Since the whole tool is designed around a snapshot of how assets look now, the goal is to be able to refresh (or cache until it can be refreshed) the whole structure every time the site is refreshed.  It would be possible to cache the individual API calls and use them until they need to be refreshed, but again, without the need for up-to-the-minute data, that work is not justified at this time.

As for displaying data, the goal is a collapsible list of towers with their children silos and remaining fuel.  To render .jpgs for each module, with some intelligence as to which resources are depleting and which are filling.  Also, using the fixed rates of reactions, the goal should also be to display ETAs for full/empty for all progress bars.  I have not yet spent any time on generating the output site, so any stupid-proof graph builders people might know about, I'd appreciate the help.

In this example, the red bars are depleting stocks and the green are gaining.  Using the information from reactors, it should be easy to designate reactants and products rather than have to keep caches to watch which way things go.  Also, though I am a fan of the minimal, getting the right python modules to hook into the output should make it as pretty or plain as required.  Iterating over the intended inputs, procedurally generating the required website code, and presenting it in a pretty package as such, should be relatively simple.

Remaining Challenges

I want to have an admin panel that allows the user to name the various assets as they see fit.  Though my plan is to only allow control for tower names or module names, additional functionality can be added by expanding the asset classes.

Currently the plan is to only allow access to one client.  I'd very much like to add instancing for as many users as you'd like.  But there are some significant challenges to adding that function.  Security, public sharing keys... the ability to deal with other humans... it's a to-do.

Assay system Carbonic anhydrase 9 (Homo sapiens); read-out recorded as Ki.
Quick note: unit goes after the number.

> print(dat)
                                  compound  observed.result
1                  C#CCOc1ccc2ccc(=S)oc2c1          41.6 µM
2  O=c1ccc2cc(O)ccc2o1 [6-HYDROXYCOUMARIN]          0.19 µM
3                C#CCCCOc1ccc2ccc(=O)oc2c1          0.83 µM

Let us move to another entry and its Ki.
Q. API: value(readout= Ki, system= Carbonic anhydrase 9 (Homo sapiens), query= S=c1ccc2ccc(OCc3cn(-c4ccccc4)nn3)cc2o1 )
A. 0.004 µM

"Parallel API" functionality.  I've tried to design in the ability to counteract the caching system by having multiple character APIs and have the program handle them seamlessly in the background.  There's a framework for it, but I am not wholly convinced it will work well and it's not important in this first release.

New Skillz

What's a dev-blog without covering "what we learned"?  This project is an adventure in demystifying the programming challenges.  Also, the motto going forward should probably be "just do it"... most of what I learned this time around was done by just putting code down and worrying less about the issues of how to get to the finish when I know almost nothing.


I've been a fan of XML for a while now.  It provides a human-readable framework to build fancy data structures.  XML is also a massive pain, with its tag structure, and the amount of rope it gives you to hang yourself is quite liberal.  JSON provides a much cleaner architecture to do very similar things.  Unfortunately the resources for learning JSON + Python are, to be blunt, shit.  

Some quick lessons:
  • Once a json object is parsed (json.load()), it can be referenced like the datastructure denoted
    • I used a "dictionary vector" setup: json[key1][key2][key3]=value
  • Iterating over a list with for-in returns the actual contents (object, value, structure), not an integer reference to its position in the list
  • No commenting in JSON.  Personal pet-peeve, but add "comment" key if you're anal

Object-Oriented Code

I missed the boat in programming class about Object-Oriented code.  There were some steps between A->B that did not click and I quickly lost taste for the practice.  Many examples and some hammering on my own time has quickly evaporated the haze around this style of code.  By providing classes for each component linking into eachother, and better understanding return types and how they can be passed around a program has been a godsend.  Also, getting away from the more hard-core elements of C, like pointer magic, has been a breath of fresh air.  Lastly, being able to generate classes with a whole range of attributes and tools makes modularizing the code much easier.

Keeping up with Progress

I hope to have most of the crunching functionality figured out this week (while work is quiet).  Maybe even get a rudamentary site up.  If you'd like to see what's going on, check out the repo:

I need to finish doing some clean up first.  Then the data-loading cruncher.  Then a basic website.  We'll see if it can't start looking like the intended product by the end of next week.